Wireless network, or Wi-Fi networks, have become the new de facto standard, making it easy to use the Internet on your computer, mobile phones, tablets and other wireless devices anywhere in the house without the clutter of cables.
With traditional wired networks, it is extremely difficult for someone to steal your bandwidth, but the big problem with Wi-Fi signals is that others can access the Internet using your broadband connection even while they are in a neighboring building or sitting in a car that’s parked outside your home.
Pioneer Internet understand that Wi-Fi security is important to everyone because no one wants hackers in their network stealing data or stealing precious bandwidth that they pay good money for. Let's look at some steps you can take to lock down your Wi-Fi network.
Turn on WPA2 Encryption on Your Wireless Router
Set up your Wi-Fi network many moons ago, and haven’t changed any settings since then? Chances are you’re using the outdated Wireless Equivalent Privacy (WEP) encryption which is easily hacked by the most novice hacker.
Wi-Fi Protected Access 2 (WPA2) is the current standard and is much more hacker-resistant. Depending on how old your Wi-Fi router is, you may need to upgrade its firmware to add WPA2 support. If the firmware upgrade wont add support for WPA2, then it might be time to invest in a new router.
Change your Wireless Network Name
The SSID (Wireless Network Name) of the router usually defaults to the brand name of the router (e.g., linksys). This setting is usually under the basic wireless settings in your router’s settings page. Don’t use your name, home address or other personal information in the SSID name.
Create a Really Long Wireless Network Password
In conjunction with creating a strong Wi-Fi network name, you should choose a strong password for your network. Consider setting your wireless network's password to a length of 16 or more characters. It might be a pain to type in a super long password, but since most Wi-Fi enabled devices save this password, you’ll only have to put up with this once per device, which is a small price to pay for the added security it provides.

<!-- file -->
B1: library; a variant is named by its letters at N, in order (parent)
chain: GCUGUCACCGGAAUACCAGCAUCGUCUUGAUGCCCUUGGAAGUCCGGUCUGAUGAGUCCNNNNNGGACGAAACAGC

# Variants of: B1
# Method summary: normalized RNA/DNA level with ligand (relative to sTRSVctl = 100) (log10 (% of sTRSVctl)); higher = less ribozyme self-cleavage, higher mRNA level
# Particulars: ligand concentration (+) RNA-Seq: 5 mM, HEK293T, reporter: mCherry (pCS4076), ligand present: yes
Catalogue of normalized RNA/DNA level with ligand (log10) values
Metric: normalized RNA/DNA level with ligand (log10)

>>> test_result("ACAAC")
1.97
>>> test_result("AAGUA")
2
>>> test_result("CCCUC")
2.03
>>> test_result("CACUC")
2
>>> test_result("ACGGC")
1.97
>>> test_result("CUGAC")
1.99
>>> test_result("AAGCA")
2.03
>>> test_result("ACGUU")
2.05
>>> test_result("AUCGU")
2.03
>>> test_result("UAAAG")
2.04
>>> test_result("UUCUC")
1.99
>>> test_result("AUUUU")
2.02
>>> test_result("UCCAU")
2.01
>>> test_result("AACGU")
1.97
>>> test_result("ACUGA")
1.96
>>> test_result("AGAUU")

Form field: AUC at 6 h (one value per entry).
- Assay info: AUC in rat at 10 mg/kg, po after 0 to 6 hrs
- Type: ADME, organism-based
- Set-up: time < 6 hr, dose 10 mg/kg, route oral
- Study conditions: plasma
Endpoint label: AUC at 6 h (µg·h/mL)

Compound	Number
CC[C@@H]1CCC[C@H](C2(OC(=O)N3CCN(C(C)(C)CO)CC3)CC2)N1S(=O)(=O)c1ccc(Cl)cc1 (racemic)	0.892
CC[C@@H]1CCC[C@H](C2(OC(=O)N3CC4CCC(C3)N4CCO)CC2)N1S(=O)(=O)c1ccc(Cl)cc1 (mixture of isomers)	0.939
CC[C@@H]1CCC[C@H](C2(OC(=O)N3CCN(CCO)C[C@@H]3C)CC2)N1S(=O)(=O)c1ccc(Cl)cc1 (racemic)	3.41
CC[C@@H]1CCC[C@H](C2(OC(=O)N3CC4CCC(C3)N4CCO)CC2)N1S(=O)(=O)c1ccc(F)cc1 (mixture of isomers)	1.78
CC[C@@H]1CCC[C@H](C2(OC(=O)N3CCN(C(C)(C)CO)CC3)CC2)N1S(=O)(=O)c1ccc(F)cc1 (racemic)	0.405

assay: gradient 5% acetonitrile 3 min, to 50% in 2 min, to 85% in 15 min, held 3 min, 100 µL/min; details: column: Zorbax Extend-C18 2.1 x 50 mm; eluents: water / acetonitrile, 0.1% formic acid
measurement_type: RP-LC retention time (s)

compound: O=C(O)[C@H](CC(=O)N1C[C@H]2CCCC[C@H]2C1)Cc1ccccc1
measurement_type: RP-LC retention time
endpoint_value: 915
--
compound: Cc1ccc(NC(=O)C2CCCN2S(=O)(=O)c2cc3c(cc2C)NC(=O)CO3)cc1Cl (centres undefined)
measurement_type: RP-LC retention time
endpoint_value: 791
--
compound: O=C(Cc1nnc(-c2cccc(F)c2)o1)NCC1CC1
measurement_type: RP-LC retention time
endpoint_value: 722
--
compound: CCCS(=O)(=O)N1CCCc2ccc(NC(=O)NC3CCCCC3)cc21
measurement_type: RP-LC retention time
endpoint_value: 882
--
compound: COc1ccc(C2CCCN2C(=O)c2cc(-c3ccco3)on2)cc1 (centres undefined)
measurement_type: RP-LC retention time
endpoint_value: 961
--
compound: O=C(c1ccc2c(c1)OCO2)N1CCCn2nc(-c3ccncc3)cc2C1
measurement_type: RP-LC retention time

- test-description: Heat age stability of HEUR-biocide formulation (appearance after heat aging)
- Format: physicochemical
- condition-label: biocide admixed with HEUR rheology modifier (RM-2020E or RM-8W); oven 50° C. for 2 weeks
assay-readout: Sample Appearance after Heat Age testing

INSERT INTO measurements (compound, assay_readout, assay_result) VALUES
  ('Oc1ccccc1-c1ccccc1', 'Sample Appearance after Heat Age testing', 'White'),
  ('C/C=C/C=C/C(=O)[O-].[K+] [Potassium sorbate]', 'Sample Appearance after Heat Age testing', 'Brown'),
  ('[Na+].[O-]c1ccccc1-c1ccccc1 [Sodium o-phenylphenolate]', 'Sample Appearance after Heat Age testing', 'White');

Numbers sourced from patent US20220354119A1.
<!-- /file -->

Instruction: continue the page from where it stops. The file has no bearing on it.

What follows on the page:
Enable and Test Your Wireless Router's Firewall
Most Wi-Fi routers have a built-in firewall that should protect your internal network against outside attacks. You should consider enabling and configuring the built-in firewall (see your router manufacturer's support site for details). For further protection, make sure to install a firewall software on your PC as well.
Update your Wireless Router’s Firmware
Just like with your operating system and other software, people find security holes in routers all the time to exploit. When the router manufacturers know about these exploits, they plug holes by issuing new software for the router, called firmware. Check router settings every month or so to see if you need an update, then run their upgrade.
Turn Off Remote Administration Feature
Prevent hackers from taking control of the admin features of your router by turning off the "admin via wireless" setting. Disabling this ensures that only connecting to the router via Ethernet cable will allow access to administrative functions. This helps prevent hackers from trying to turn off other security features such as wireless encryption and your firewall.
If you're using these methods above, rest easy knowing you're most likely doing your best to secure your home network. For our Pioneer Internet customers who have our ZyXEL routers, support documents on how to make these changes can be found here. For those who do not have a ZyXEL router, you can use Google to find the manuals for most routers online in case you lost the printed manual that came with your router purchase